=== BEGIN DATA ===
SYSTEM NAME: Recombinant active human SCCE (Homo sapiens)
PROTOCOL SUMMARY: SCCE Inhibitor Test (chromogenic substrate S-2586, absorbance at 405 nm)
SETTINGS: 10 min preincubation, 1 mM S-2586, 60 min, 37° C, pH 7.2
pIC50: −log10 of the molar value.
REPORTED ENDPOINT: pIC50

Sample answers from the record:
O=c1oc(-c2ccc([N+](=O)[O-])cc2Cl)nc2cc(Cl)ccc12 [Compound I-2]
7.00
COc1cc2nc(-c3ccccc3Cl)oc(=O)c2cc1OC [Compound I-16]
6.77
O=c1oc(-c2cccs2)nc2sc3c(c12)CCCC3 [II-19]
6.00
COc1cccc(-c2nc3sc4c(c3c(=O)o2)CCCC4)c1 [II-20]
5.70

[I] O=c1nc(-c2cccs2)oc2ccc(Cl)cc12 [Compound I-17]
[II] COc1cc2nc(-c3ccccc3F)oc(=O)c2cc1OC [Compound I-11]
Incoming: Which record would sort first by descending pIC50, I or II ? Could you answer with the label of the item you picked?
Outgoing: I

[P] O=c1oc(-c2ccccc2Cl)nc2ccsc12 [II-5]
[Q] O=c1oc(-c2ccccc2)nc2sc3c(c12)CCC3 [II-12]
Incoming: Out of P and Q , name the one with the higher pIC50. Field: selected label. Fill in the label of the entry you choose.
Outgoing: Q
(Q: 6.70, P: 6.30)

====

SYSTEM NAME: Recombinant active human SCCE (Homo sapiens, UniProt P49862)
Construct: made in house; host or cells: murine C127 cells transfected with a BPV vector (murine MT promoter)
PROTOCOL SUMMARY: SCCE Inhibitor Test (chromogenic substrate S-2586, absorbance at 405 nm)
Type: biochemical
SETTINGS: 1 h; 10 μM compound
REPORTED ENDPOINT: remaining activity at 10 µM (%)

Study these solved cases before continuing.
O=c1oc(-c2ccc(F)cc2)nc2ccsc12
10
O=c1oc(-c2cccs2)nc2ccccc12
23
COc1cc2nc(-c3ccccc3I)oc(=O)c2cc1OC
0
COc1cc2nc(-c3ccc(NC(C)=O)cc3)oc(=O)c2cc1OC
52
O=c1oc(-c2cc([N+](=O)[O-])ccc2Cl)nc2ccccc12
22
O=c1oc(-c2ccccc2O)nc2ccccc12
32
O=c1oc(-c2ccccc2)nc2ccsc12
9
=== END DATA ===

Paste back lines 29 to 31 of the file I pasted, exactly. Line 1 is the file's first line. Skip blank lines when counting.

SETTINGS: 1 h; 10 μM compound
REPORTED ENDPOINT: remaining activity at 10 µM (%)

Study these solved cases before continuing.